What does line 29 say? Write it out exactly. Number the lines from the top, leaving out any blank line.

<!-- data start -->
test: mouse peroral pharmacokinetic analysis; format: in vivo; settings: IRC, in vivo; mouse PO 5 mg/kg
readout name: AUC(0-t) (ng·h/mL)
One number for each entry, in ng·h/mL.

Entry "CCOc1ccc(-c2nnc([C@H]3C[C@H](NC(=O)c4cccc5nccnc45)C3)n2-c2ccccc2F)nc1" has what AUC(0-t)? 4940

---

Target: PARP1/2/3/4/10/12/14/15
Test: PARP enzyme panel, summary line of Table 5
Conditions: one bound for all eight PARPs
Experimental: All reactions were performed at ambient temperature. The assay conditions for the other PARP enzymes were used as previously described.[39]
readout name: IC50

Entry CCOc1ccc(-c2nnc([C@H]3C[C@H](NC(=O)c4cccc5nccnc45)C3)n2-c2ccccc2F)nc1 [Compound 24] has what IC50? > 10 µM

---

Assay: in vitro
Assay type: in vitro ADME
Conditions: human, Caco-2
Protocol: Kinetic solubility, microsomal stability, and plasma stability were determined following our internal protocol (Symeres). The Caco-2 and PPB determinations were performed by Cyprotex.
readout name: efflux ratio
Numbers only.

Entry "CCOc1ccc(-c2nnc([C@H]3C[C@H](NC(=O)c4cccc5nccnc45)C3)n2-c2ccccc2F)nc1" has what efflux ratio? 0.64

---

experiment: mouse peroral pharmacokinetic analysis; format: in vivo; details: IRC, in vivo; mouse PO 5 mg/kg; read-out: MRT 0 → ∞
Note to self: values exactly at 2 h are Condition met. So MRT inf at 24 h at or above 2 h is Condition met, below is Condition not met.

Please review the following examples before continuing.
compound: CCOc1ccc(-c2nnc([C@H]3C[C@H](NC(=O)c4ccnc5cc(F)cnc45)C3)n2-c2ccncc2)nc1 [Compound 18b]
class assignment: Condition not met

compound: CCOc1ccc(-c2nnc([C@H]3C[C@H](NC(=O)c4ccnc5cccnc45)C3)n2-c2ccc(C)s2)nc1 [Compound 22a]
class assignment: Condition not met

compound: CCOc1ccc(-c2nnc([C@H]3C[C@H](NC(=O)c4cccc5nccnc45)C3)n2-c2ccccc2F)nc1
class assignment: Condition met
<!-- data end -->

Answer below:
class assignment: Condition met